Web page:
want to learn Klingon, but have to do so from secondary sources like
translations, or learn it through English.)

lojmIt tI'wI' nuv:
> Okrand saw it and was impressed. He said that he didn’t actually have a single word list, himself. He just had lots of notes on scraps of paper, and he used the published dictionary alongside these scraps of paper. He found it very useful to have one alphabetized list with sources noted, and exceptions marked (for differences between the English->Klingon and Klingon->English sides of the dictionary, as well as folding in the words from other sources than The Klingon Dictionary). He took one. To say I was surprised was an understatement.

I found out some time ago that Marc Okrand is using {boQwI'}, and
quite likes it.

lojmIt tI'wI' nuv:
> I made a mistake, which he apparently caught, giving one definition to an adjacent word, and in one of his later lexicons (Klingon for the Galactic Traveler, I think), he listed my erroneous entry as an official definition. Suddenly, the language had another synonym. I was simultaneously embarrassed and honored by the entry. These are not commonly combined emotions.

Since I found out that Marc Okrand uses {boQwI'}, I'm actually a
little bit worried that there are mistakes in there which he will
accidentally canonise.

lojmIt tI'wI' nuv:
> I don’t think that boQwI’ is an effective replacement.

I don't think it's a replacement. It has quite different goals.

I mentioned {boQwI'} in response to this wish of yours:
"I wish that Okrand and a publisher would provide The Compleat Klingon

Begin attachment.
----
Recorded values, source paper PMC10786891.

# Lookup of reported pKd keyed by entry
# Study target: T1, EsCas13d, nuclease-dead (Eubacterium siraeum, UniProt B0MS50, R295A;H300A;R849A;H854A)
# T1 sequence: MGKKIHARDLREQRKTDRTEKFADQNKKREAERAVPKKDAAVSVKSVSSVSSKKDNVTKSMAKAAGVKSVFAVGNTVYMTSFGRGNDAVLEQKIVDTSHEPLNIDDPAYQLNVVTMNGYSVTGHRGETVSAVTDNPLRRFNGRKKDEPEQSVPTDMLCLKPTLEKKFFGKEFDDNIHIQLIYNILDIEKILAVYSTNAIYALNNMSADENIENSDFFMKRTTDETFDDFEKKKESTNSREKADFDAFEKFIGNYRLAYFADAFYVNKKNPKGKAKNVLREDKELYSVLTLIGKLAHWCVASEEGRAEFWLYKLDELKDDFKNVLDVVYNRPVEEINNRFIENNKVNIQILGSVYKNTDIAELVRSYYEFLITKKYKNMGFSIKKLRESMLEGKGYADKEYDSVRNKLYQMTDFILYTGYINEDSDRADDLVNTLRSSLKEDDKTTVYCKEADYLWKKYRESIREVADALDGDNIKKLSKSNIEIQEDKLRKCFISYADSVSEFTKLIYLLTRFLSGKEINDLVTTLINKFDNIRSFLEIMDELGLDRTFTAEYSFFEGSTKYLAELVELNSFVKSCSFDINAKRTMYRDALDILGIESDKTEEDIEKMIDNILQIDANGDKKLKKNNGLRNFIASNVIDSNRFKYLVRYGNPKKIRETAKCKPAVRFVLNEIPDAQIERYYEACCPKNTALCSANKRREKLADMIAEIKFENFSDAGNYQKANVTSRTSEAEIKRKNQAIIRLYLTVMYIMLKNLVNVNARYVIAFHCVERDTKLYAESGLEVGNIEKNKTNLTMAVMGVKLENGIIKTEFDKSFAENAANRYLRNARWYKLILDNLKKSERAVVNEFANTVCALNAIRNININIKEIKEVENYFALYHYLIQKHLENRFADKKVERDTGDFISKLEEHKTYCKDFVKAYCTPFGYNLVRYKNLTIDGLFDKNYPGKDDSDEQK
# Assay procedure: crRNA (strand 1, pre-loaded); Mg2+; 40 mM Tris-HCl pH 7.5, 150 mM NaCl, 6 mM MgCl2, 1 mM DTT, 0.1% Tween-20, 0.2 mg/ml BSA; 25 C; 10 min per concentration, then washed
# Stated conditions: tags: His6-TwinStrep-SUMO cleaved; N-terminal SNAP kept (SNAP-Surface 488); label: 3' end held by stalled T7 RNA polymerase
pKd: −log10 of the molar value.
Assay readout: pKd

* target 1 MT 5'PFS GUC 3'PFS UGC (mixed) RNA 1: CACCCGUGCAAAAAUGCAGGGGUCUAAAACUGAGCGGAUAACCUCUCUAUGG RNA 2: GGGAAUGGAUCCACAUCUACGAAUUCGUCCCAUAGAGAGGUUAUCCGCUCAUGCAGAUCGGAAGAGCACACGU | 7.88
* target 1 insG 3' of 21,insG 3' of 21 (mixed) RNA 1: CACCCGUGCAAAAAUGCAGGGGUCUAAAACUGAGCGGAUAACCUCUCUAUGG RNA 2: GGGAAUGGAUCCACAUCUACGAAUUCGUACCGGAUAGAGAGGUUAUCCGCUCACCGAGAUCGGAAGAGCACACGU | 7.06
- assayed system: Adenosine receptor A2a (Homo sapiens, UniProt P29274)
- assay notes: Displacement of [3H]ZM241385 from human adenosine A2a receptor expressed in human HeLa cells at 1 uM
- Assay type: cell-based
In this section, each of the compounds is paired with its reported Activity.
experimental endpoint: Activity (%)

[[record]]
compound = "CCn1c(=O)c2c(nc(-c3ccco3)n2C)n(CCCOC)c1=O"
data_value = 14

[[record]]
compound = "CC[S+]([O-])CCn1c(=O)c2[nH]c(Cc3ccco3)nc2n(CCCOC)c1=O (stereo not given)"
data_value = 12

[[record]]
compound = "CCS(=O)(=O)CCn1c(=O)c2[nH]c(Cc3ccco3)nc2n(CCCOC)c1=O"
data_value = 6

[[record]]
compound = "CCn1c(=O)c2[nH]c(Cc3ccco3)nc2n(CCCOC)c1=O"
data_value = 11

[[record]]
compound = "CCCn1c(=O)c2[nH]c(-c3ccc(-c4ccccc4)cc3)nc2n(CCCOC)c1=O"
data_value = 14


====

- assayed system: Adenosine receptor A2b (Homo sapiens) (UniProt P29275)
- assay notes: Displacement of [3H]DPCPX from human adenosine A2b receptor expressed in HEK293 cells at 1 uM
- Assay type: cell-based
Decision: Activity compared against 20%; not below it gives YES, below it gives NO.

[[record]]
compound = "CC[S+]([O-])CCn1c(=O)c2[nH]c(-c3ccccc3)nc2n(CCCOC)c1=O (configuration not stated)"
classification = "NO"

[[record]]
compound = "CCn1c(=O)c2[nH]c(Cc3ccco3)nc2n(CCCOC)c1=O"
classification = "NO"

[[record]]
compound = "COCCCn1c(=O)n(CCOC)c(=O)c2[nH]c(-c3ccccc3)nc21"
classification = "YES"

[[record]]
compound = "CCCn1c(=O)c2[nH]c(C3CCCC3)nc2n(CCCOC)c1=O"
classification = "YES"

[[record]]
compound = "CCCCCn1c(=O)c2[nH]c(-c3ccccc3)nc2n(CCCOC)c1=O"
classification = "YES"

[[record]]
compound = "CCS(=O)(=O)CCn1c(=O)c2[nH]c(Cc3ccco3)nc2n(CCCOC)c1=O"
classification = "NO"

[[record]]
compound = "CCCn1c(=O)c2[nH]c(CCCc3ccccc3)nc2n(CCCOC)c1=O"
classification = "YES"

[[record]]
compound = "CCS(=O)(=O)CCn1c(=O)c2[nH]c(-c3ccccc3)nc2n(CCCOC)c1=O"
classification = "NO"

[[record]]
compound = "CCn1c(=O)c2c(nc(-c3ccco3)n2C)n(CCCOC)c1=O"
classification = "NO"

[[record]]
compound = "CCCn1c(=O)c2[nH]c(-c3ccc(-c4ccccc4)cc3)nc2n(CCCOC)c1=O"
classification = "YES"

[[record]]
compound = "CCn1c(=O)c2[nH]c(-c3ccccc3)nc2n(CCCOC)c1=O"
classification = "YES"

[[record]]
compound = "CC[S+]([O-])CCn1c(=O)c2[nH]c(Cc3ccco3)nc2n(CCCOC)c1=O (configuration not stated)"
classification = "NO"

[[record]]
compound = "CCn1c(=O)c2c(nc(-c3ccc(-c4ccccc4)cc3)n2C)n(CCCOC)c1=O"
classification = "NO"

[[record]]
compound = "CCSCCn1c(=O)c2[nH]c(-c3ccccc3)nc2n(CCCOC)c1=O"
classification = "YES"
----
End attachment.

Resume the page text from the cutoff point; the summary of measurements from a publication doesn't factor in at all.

Dictionary, perhaps electronically so that we could have updates.
Annotations. Examples of useage. Explicit commitment in the definition
to allow or exclude direct objects.

It would place more of a burden on the author of the book than any
centralized entity has taken on so far, but the truth is, this burden
must be born somewhere, and in this case spreading the burden among
more shoulders doesn’t make the burden born by each shoulder any

What you described is not the New Words List. What you described is
very close to {boQwI'}, except that it's not official (and I'm not
Marc Okrand).

lojmIt tI'wI' nuv:
> People would like to have a servant who simply translates everything for
> them. We should feel no responsibility for providing them with it. Klingon
> is not for sissies. Make your own lexicon. We should provide resources
> pointing back to copyrighted sources that makes the creation of that lexicon
> possible and effective. If Viacom wanted Klingon to be easy to learn and
> widely accepted, they wouldn’t push quite so hard at owning all things
> Klingon. So, we all compromise, and we all evolve, balanced in our
> compromises.

I think that starship has gone to warp. You can already download or
search "Klingon" word lists online which are full of mistakes, or use
a "translator" which produces nonsense. If the new generation of
learners want to download pre-made flash cards for Anki, I say let
them. Such tools can only supplement, but never replace, the source
materials. There's no need for every single learn to do things the
hard way, just because you did.

lojmIt tI'wI' nuv:
> And nothing stops volunteers from taking over The New Words List. Wishing
> volunteers existed doesn’t, however, bend the will of the masses.

Do'Ha'. bIjatlhchu'.